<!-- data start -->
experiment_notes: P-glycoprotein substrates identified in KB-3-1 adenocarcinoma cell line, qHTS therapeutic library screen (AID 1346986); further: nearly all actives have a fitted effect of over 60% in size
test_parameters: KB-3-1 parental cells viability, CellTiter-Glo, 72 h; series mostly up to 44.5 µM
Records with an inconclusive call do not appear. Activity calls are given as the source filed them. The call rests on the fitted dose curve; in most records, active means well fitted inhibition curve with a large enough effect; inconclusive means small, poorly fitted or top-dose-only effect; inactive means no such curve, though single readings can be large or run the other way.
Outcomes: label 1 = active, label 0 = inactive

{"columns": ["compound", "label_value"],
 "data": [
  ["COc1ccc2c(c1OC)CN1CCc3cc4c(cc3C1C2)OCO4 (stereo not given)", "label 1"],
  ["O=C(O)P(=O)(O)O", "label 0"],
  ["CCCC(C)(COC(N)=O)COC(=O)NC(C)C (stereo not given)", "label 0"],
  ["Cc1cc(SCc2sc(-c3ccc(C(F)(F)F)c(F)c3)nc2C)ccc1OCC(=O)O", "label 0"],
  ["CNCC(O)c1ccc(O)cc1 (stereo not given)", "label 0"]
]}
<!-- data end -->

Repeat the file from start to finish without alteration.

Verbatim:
experiment_notes: P-glycoprotein substrates identified in KB-3-1 adenocarcinoma cell line, qHTS therapeutic library screen (AID 1346986); further: nearly all actives have a fitted effect of over 60% in size
test_parameters: KB-3-1 parental cells viability, CellTiter-Glo, 72 h; series mostly up to 44.5 µM
Records with an inconclusive call do not appear. Activity calls are given as the source filed them. The call rests on the fitted dose curve; in most records, active means well fitted inhibition curve with a large enough effect; inconclusive means small, poorly fitted or top-dose-only effect; inactive means no such curve, though single readings can be large or run the other way.
Outcomes: label 1 = active, label 0 = inactive

{"columns": ["compound", "label_value"],
 "data": [
  ["COc1ccc2c(c1OC)CN1CCc3cc4c(cc3C1C2)OCO4 (stereo not given)", "label 1"],
  ["O=C(O)P(=O)(O)O", "label 0"],
  ["CCCC(C)(COC(N)=O)COC(=O)NC(C)C (stereo not given)", "label 0"],
  ["Cc1cc(SCc2sc(-c3ccc(C(F)(F)F)c(F)c3)nc2C)ccc1OCC(=O)O", "label 0"],
  ["CNCC(O)c1ccc(O)cc1 (stereo not given)", "label 0"]
]}